To get to Lone Lake I have to take a ferry to Whidbey Island. The line was short and the weather was wonderful. I was in a very relaxed mode. The drive from the ferry terminal to the lake is not long. On the way I really started to crave a cinnamon roll. Knowing that if I drove right past the lake I would end up at the Langley Bakery in about 15 minutes I just kept right on going. I know a person might say that cinnamon roll isn't much of a reason to add 45 minutes to the time before I started actually fishing and I agree. To that end I bought two very rich brownies to take home. Surely that made the 45 minute delay worth it.

I got my boat ready and was on the water promptly at 12:40. Not exactly first light but so what. I headed down to the more shallow end of the lake and watched for fish. I started out with my Scum Fly and fished it for a bit just casting blindly in the shallows. A bit in this case means about 5 or 10 minutes. I switched to one of my more "basic" flies that I had tied that morning. Within another 5 minutes I saw a fish working near the reeds. I cast to him and there was nothing doin'. Ten minutes later I saw another fish, I cast to him and BAM, he took my fly. I had him on for several minutes and actually was close to netting him. The rod was in my left hand and the line was in my right hand. I had let the boat drift into the reeds while I was playing him. Maybe that was a bit careless. The Carp got into the weeds and broke me off. Dang it!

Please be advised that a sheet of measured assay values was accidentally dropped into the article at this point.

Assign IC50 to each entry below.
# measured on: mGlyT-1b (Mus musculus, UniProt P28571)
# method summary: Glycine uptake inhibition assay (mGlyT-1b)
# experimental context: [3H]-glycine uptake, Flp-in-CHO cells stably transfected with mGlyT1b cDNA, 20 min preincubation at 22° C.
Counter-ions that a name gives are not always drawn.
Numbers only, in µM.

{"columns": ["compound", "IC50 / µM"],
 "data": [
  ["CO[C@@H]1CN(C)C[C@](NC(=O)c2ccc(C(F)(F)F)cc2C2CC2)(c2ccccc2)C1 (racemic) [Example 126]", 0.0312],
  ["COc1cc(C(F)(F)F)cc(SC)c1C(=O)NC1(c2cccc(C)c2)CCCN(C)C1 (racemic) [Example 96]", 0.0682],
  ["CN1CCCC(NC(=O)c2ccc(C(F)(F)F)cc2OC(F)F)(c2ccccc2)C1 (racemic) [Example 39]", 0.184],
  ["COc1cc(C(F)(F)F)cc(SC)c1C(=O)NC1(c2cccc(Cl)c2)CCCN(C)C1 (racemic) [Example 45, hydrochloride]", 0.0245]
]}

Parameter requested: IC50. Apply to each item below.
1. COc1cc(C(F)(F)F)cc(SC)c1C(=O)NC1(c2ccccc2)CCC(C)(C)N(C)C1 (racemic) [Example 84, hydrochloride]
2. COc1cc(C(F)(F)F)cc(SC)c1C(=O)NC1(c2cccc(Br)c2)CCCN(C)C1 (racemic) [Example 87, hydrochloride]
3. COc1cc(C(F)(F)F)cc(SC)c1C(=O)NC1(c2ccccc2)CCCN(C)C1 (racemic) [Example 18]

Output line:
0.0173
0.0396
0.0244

I wondered if that fish would have taken my Scum Fly but it was too late now. I wasn't willing to experiment since I wasn't seeing many fish. I put on another one of the morning's handiwork and starting stalking again in the margins. It would be hour before I got into another fish. I got this one to the net.

As participants in the Grass Carp reduction program we are required to report our fishing time, our method, and the weight and length of our captures. He weighed 9 pounds 13 ounces and was 27 3/4 inches.

I would get one more hook up later in the afternoon and that was it for the day. I lost that fish also.

I have a small electric on my boat and the battery was giving up. It was either dying or I had forgotten to charge it after my last outing. The battery was so darn dead I couldn't fish anymore and had to row back to my truck.

I had planned to fish the next day but was going to have to solve the battery problem first. And tie some "fresh" flies for the Grassers too.